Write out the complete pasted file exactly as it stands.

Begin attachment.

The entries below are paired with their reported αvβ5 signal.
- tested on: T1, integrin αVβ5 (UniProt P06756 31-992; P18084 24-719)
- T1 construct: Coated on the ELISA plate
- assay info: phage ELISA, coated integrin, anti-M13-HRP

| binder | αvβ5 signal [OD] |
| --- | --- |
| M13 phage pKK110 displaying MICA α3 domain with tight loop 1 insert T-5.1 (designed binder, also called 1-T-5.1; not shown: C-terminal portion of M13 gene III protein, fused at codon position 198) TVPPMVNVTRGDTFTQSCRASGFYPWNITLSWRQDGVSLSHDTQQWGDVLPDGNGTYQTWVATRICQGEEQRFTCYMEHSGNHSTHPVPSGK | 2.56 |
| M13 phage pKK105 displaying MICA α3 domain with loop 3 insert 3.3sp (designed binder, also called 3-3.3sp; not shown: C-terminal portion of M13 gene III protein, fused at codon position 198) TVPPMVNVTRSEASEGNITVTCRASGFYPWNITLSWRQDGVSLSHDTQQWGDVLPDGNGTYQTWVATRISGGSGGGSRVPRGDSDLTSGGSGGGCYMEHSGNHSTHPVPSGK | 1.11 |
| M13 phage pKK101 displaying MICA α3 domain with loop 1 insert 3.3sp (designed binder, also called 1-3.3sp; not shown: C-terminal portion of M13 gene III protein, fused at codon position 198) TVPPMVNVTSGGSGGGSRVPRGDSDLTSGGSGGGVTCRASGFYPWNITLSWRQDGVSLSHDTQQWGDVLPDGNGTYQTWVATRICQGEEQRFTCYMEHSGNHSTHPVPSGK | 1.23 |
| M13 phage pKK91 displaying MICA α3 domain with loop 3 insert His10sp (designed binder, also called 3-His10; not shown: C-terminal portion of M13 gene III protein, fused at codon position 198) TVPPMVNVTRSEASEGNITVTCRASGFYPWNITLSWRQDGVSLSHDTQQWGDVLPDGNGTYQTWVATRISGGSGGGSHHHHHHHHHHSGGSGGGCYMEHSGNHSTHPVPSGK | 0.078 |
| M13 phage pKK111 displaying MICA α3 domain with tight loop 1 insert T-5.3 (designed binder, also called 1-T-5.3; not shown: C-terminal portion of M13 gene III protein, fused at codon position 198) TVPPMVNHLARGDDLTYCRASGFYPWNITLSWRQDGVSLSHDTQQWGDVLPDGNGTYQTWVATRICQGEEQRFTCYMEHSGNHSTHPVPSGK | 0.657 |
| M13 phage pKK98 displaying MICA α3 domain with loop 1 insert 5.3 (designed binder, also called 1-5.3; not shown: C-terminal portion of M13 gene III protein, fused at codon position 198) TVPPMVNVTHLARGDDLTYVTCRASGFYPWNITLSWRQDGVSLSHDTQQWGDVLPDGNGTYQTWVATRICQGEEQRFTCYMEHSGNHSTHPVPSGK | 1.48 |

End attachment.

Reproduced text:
The entries below are paired with their reported αvβ5 signal.
- tested on: T1, integrin αVβ5 (UniProt P06756 31-992; P18084 24-719)
- T1 construct: Coated on the ELISA plate
- assay info: phage ELISA, coated integrin, anti-M13-HRP

| binder | αvβ5 signal [OD] |
| --- | --- |
| M13 phage pKK110 displaying MICA α3 domain with tight loop 1 insert T-5.1 (designed binder, also called 1-T-5.1; not shown: C-terminal portion of M13 gene III protein, fused at codon position 198) TVPPMVNVTRGDTFTQSCRASGFYPWNITLSWRQDGVSLSHDTQQWGDVLPDGNGTYQTWVATRICQGEEQRFTCYMEHSGNHSTHPVPSGK | 2.56 |
| M13 phage pKK105 displaying MICA α3 domain with loop 3 insert 3.3sp (designed binder, also called 3-3.3sp; not shown: C-terminal portion of M13 gene III protein, fused at codon position 198) TVPPMVNVTRSEASEGNITVTCRASGFYPWNITLSWRQDGVSLSHDTQQWGDVLPDGNGTYQTWVATRISGGSGGGSRVPRGDSDLTSGGSGGGCYMEHSGNHSTHPVPSGK | 1.11 |
| M13 phage pKK101 displaying MICA α3 domain with loop 1 insert 3.3sp (designed binder, also called 1-3.3sp; not shown: C-terminal portion of M13 gene III protein, fused at codon position 198) TVPPMVNVTSGGSGGGSRVPRGDSDLTSGGSGGGVTCRASGFYPWNITLSWRQDGVSLSHDTQQWGDVLPDGNGTYQTWVATRICQGEEQRFTCYMEHSGNHSTHPVPSGK | 1.23 |
| M13 phage pKK91 displaying MICA α3 domain with loop 3 insert His10sp (designed binder, also called 3-His10; not shown: C-terminal portion of M13 gene III protein, fused at codon position 198) TVPPMVNVTRSEASEGNITVTCRASGFYPWNITLSWRQDGVSLSHDTQQWGDVLPDGNGTYQTWVATRISGGSGGGSHHHHHHHHHHSGGSGGGCYMEHSGNHSTHPVPSGK | 0.078 |
| M13 phage pKK111 displaying MICA α3 domain with tight loop 1 insert T-5.3 (designed binder, also called 1-T-5.3; not shown: C-terminal portion of M13 gene III protein, fused at codon position 198) TVPPMVNHLARGDDLTYCRASGFYPWNITLSWRQDGVSLSHDTQQWGDVLPDGNGTYQTWVATRICQGEEQRFTCYMEHSGNHSTHPVPSGK | 0.657 |
| M13 phage pKK98 displaying MICA α3 domain with loop 1 insert 5.3 (designed binder, also called 1-5.3; not shown: C-terminal portion of M13 gene III protein, fused at codon position 198) TVPPMVNVTHLARGDDLTYVTCRASGFYPWNITLSWRQDGVSLSHDTQQWGDVLPDGNGTYQTWVATRICQGEEQRFTCYMEHSGNHSTHPVPSGK | 1.48 |